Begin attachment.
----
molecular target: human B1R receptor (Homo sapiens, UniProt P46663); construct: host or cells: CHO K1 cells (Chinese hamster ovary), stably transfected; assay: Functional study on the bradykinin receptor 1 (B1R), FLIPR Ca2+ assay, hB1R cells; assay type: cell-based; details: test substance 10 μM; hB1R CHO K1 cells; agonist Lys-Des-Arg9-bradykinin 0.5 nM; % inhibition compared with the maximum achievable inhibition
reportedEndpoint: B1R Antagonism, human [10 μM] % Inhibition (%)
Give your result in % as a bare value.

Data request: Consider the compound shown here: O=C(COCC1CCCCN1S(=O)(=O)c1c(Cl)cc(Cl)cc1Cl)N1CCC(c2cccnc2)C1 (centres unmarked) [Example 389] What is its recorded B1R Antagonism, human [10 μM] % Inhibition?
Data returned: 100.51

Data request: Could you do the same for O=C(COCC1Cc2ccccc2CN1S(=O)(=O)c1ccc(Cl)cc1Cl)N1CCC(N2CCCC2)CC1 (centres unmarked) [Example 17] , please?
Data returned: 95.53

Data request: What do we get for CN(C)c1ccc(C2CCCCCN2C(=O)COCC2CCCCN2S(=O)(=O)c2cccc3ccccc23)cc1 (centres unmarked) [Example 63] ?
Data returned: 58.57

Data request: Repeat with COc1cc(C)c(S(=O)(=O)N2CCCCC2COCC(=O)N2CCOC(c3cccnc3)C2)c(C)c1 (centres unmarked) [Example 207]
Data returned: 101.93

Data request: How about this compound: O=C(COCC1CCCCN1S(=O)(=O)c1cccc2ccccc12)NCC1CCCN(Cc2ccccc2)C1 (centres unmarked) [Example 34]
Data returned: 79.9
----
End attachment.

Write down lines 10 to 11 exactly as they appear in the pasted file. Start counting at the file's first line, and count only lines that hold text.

Data request: Repeat with COc1cc(C)c(S(=O)(=O)N2CCCCC2COCC(=O)N2CCOC(c3cccnc3)C2)c(C)c1 (centres unmarked) [Example 207]
Data returned: 101.93